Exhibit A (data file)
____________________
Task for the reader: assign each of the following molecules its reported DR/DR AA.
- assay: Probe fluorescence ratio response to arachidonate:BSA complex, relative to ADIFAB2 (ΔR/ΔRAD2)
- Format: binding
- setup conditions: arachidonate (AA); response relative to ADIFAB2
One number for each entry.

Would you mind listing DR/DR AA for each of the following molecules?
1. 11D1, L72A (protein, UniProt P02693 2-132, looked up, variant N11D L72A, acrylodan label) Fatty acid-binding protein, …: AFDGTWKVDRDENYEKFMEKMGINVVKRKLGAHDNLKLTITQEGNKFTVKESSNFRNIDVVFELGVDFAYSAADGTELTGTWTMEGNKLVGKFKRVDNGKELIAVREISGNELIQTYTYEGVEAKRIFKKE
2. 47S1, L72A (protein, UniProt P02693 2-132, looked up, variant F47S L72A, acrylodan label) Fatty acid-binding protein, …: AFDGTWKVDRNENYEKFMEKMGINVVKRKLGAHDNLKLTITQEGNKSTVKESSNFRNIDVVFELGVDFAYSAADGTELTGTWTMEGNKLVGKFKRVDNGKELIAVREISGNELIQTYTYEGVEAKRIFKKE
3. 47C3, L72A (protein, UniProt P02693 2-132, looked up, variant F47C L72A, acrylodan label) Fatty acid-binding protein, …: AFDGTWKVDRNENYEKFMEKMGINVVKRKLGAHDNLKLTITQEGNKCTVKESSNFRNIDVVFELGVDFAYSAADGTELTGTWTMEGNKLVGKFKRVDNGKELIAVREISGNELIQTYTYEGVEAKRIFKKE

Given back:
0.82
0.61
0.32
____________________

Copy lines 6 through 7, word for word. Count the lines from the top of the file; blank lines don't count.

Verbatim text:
Would you mind listing DR/DR AA for each of the following molecules?
1. 11D1, L72A (protein, UniProt P02693 2-132, looked up, variant N11D L72A, acrylodan label) Fatty acid-binding protein, …: AFDGTWKVDRDENYEKFMEKMGINVVKRKLGAHDNLKLTITQEGNKFTVKESSNFRNIDVVFELGVDFAYSAADGTELTGTWTMEGNKLVGKFKRVDNGKELIAVREISGNELIQTYTYEGVEAKRIFKKE